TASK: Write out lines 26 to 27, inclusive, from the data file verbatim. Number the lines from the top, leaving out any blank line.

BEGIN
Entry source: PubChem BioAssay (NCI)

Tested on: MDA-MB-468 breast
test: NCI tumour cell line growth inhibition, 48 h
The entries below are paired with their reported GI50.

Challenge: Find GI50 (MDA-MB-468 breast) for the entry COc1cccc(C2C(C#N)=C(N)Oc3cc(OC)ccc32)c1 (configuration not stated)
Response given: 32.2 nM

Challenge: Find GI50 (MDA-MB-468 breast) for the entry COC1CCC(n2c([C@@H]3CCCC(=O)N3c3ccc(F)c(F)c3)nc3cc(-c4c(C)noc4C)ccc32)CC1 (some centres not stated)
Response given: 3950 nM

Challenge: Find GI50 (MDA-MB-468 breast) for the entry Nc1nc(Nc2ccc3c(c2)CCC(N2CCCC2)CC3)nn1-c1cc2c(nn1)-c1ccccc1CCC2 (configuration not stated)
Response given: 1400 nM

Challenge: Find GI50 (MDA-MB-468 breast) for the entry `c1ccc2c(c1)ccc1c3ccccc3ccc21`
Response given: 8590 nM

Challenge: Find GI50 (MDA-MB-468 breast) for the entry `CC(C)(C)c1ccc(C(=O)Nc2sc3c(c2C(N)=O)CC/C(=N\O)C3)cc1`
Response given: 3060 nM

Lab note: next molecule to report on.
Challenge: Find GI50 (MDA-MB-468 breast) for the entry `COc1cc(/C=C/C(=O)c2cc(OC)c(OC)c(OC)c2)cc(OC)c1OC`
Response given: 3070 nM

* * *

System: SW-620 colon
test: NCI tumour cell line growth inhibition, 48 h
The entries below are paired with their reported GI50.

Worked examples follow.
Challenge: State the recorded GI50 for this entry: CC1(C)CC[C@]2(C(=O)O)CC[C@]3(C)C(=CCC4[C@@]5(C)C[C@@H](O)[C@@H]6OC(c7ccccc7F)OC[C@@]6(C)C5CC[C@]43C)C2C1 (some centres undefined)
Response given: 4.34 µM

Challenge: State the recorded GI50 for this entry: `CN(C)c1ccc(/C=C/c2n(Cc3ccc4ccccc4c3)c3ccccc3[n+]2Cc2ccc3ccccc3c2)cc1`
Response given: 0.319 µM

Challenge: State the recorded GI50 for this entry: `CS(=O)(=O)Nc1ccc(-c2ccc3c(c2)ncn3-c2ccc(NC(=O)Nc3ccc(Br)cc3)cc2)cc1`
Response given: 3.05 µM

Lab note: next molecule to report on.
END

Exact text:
Response given: 0.319 µM

Challenge: State the recorded GI50 for this entry: `CS(=O)(=O)Nc1ccc(-c2ccc3c(c2)ncn3-c2ccc(NC(=O)Nc3ccc(Br)cc3)cc2)cc1`